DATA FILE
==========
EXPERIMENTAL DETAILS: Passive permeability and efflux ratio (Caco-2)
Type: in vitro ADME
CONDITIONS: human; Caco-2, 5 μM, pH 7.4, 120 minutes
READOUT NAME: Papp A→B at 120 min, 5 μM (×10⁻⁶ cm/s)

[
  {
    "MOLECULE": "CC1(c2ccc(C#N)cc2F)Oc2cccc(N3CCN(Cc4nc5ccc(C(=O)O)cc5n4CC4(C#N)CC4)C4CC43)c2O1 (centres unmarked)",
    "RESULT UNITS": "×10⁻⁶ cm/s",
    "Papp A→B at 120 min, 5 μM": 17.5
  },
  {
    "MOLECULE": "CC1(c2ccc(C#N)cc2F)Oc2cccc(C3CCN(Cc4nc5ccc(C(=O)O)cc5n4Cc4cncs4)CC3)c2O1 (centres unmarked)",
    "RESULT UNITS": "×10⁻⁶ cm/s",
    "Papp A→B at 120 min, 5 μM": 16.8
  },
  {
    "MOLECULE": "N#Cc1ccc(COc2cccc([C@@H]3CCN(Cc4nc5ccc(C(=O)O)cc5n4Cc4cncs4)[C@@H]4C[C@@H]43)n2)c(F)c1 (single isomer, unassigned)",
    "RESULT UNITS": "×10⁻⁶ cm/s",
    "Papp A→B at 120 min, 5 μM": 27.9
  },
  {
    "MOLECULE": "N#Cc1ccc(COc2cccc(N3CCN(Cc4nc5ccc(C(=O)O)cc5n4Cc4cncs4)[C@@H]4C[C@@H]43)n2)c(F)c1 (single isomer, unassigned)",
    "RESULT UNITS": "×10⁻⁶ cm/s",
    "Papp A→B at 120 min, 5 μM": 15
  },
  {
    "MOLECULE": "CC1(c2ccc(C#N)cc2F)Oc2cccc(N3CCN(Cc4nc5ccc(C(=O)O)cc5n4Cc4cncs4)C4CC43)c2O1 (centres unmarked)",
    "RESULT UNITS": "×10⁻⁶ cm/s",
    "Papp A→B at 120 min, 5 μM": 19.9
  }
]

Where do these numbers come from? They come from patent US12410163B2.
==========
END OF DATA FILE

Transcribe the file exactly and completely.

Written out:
EXPERIMENTAL DETAILS: Passive permeability and efflux ratio (Caco-2)
Type: in vitro ADME
CONDITIONS: human; Caco-2, 5 μM, pH 7.4, 120 minutes
READOUT NAME: Papp A→B at 120 min, 5 μM (×10⁻⁶ cm/s)

[
  {
    "MOLECULE": "CC1(c2ccc(C#N)cc2F)Oc2cccc(N3CCN(Cc4nc5ccc(C(=O)O)cc5n4CC4(C#N)CC4)C4CC43)c2O1 (centres unmarked)",
    "RESULT UNITS": "×10⁻⁶ cm/s",
    "Papp A→B at 120 min, 5 μM": 17.5
  },
  {
    "MOLECULE": "CC1(c2ccc(C#N)cc2F)Oc2cccc(C3CCN(Cc4nc5ccc(C(=O)O)cc5n4Cc4cncs4)CC3)c2O1 (centres unmarked)",
    "RESULT UNITS": "×10⁻⁶ cm/s",
    "Papp A→B at 120 min, 5 μM": 16.8
  },
  {
    "MOLECULE": "N#Cc1ccc(COc2cccc([C@@H]3CCN(Cc4nc5ccc(C(=O)O)cc5n4Cc4cncs4)[C@@H]4C[C@@H]43)n2)c(F)c1 (single isomer, unassigned)",
    "RESULT UNITS": "×10⁻⁶ cm/s",
    "Papp A→B at 120 min, 5 μM": 27.9
  },
  {
    "MOLECULE": "N#Cc1ccc(COc2cccc(N3CCN(Cc4nc5ccc(C(=O)O)cc5n4Cc4cncs4)[C@@H]4C[C@@H]43)n2)c(F)c1 (single isomer, unassigned)",
    "RESULT UNITS": "×10⁻⁶ cm/s",
    "Papp A→B at 120 min, 5 μM": 15
  },
  {
    "MOLECULE": "CC1(c2ccc(C#N)cc2F)Oc2cccc(N3CCN(Cc4nc5ccc(C(=O)O)cc5n4Cc4cncs4)C4CC43)c2O1 (centres unmarked)",
    "RESULT UNITS": "×10⁻⁶ cm/s",
    "Papp A→B at 120 min, 5 μM": 19.9
  }
]

Where do these numbers come from? They come from patent US12410163B2.